Saturday, July 26, 2008

Some general concepts as they play out in technology and development

It occurs to me to post on some of the concepts that have been around for a while, and how they play out thinking about technology and development.

The Technology Gap

Think about marginal propensities to consume. Compare the consumption patterns of someone with an income of $1000 per year versus someone with $32,000 per year. The more affluent does not eat 32 times as many calories or 32 times as much protein as the less affluent. To some degree the more affluent will spend more to eat more desired foods, but after having fulfilled food needs people will allocate added income to fill other needs or desires.

So too, countries will marginal propensities to allocate added wealth and income to different technologies. In the area of information and communications technology, for example, countries will seek a level of telephone access as a fairly high priority. There is a limit, however, to how many telephones are needed, and eventually added resources will be allocated to other ICT needs and demands. Thus one finds that rich nations can afford and will invest in supercomputer networks and other capital intensive ICT infrastructure, and will therefore create comparative advantages in some areas that benefit from high power computing.

Failure to understand this phenomenon seems to have resulted in misunderstanding of the so called Digital Divide. There are differences in penetration of telephones, personal computers and the Internet between rich and poor nations, and those differences are coming down. However, not only do you have a 32 to 1 difference in GDP between some rich countries and some poor countries, there is a tendency for richer countries to allocate more of their GDP to ICT investments. The overall gap in ICT capacity will not be eliminated simply by diffusion of low cost, personal ICT technology in poor nations.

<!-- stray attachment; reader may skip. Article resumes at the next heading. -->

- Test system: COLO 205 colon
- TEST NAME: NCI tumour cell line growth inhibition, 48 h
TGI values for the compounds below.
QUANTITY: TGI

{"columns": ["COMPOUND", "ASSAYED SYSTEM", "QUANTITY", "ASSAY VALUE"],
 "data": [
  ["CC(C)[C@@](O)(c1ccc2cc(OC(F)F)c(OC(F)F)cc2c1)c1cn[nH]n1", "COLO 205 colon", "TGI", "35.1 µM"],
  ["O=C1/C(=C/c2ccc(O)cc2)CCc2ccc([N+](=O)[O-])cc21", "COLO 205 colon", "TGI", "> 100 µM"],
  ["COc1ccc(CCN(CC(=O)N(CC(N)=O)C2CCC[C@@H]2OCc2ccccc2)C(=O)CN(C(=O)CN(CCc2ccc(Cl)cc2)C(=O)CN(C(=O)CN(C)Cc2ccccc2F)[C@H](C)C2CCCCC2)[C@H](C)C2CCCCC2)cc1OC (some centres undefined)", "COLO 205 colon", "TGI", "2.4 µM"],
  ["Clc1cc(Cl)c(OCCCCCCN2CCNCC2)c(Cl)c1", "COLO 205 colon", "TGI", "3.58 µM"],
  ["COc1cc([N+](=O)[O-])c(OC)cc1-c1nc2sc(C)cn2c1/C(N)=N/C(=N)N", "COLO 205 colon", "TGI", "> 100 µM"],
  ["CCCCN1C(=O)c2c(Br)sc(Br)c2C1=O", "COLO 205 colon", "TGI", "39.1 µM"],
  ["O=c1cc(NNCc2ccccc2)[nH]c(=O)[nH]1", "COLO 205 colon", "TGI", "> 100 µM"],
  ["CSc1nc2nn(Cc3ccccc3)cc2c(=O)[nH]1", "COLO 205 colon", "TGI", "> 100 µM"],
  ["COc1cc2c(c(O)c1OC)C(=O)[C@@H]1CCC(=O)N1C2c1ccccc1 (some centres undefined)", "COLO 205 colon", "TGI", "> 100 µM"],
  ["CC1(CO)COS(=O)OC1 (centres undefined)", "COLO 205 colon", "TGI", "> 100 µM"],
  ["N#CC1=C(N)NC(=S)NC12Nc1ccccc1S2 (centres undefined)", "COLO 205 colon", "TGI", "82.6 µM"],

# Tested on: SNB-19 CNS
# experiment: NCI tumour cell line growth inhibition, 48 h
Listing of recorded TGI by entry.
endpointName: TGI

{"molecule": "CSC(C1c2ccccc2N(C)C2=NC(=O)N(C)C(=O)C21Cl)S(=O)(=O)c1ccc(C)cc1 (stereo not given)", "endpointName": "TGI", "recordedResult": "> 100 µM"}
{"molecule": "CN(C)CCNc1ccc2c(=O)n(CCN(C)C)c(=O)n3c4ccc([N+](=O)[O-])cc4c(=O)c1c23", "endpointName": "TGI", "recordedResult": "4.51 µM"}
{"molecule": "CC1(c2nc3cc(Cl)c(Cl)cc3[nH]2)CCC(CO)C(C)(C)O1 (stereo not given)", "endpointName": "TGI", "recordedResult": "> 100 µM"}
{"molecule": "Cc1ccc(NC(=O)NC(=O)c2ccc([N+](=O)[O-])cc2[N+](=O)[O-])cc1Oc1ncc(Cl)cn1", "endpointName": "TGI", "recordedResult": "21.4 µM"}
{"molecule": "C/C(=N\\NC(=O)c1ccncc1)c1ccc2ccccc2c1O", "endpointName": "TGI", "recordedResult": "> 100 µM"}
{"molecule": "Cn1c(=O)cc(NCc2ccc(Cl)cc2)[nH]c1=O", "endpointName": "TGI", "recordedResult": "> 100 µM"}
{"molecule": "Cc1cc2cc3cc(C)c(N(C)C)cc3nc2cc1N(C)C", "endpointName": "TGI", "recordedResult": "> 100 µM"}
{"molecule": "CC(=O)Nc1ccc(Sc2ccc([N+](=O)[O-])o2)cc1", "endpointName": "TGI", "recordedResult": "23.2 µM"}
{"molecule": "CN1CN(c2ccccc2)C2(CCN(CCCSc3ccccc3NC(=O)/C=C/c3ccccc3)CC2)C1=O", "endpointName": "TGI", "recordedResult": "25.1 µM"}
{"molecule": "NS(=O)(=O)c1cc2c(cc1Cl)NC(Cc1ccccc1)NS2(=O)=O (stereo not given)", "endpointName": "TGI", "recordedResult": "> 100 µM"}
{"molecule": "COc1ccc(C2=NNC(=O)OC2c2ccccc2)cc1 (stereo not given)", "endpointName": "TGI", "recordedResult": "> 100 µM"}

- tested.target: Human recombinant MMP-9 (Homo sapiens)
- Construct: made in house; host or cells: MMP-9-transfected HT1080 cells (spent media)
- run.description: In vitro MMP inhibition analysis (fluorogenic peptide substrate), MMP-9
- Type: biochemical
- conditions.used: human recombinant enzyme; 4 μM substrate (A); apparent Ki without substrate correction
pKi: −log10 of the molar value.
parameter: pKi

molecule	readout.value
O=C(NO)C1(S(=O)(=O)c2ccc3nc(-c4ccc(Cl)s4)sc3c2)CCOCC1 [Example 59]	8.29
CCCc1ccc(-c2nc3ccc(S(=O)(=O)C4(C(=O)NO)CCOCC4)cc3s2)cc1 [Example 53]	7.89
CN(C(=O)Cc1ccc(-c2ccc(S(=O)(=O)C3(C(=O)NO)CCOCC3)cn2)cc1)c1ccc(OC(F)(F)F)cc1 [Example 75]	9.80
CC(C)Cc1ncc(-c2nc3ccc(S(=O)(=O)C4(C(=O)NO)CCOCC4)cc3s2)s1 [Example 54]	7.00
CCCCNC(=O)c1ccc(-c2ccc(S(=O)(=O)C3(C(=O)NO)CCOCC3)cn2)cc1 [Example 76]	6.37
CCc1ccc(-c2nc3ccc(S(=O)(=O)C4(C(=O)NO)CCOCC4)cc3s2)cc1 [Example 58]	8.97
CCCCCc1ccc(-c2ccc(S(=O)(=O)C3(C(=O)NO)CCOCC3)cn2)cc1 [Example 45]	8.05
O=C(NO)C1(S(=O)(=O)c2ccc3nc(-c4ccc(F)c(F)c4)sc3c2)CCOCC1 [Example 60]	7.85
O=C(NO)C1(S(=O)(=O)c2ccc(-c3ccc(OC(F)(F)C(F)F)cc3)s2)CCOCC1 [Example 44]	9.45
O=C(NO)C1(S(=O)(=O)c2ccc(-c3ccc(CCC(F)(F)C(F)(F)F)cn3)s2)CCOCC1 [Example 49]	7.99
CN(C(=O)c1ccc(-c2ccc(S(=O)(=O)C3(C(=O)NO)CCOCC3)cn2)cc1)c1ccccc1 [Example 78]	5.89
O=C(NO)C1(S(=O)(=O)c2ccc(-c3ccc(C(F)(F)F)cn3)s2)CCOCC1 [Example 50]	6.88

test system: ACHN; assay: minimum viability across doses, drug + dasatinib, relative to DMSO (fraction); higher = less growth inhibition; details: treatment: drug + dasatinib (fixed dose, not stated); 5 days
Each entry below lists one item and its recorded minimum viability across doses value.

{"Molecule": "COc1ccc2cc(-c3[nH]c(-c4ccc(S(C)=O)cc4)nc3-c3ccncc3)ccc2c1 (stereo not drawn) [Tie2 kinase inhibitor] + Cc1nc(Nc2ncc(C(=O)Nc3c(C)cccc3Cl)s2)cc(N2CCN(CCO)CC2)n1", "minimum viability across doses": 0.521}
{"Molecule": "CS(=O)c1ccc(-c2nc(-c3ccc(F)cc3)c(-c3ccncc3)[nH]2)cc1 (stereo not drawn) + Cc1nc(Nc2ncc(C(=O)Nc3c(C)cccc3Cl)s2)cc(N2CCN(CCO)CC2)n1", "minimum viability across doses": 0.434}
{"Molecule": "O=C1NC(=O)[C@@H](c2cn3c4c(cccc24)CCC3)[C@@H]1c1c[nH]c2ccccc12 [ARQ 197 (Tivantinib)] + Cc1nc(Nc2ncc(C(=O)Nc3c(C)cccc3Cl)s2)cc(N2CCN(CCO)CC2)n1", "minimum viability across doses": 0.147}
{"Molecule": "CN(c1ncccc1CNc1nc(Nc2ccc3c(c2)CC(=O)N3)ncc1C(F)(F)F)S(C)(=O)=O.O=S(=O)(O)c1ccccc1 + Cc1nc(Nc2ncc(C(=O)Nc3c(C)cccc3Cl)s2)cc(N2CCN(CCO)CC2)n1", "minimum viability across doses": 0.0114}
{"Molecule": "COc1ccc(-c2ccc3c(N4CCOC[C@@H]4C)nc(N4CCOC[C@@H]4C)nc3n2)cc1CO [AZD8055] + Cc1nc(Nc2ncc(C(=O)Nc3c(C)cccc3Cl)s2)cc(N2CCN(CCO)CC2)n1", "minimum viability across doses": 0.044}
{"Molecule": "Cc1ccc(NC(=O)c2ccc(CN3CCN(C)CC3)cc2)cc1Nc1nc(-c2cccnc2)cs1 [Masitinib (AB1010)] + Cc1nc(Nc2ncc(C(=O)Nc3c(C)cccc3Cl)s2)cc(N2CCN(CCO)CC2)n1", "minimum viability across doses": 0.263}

Developed countries have existing plants as a result of past investments with their embodied technologies. With the development of new, disruptive technologies, it is sometimes possible for poor countries to obtain a comparable or even superior technological capability without treading the paths already taken by richer countries, and to do so without so large a capital investment.

Thus with the development of mobile phones developing nations have been able to rapidly create very broad telephone connectivity without the expensive investments in land lines that were made in the past in developed nations. Indeed, they seem to be utilizing the cell phone technology to enable phome mediated financial services that are not available in developed nations.


The question as to whether the income gaps are increasing or decreasing among nations has been of considerable interest to economists. From my amateur perspective it seems that some countries are successfully closing the income gap and converging on the rich while others are failing to do so, and in fact are seeing their per capita GDP further diverge from that of the wealthiest nations.

I would suggest that exactly the same pattern of some convergence and some divergence is happening in technological capacity, and indeed there are probably circular chains of causality. That is, some countries which are successfully developing economically are also successful in technological innovation and diffusion, utilizing their increasing income and wealth to invest in technology; at the same time, those developing nations successfully acquiring, inventing and disseminating technology are often successful in utilizing that technology for economic development. On the other hand, the factors (political instability, corruption, repeated disasters, financial instability) often inhibit both economic and technological progress.

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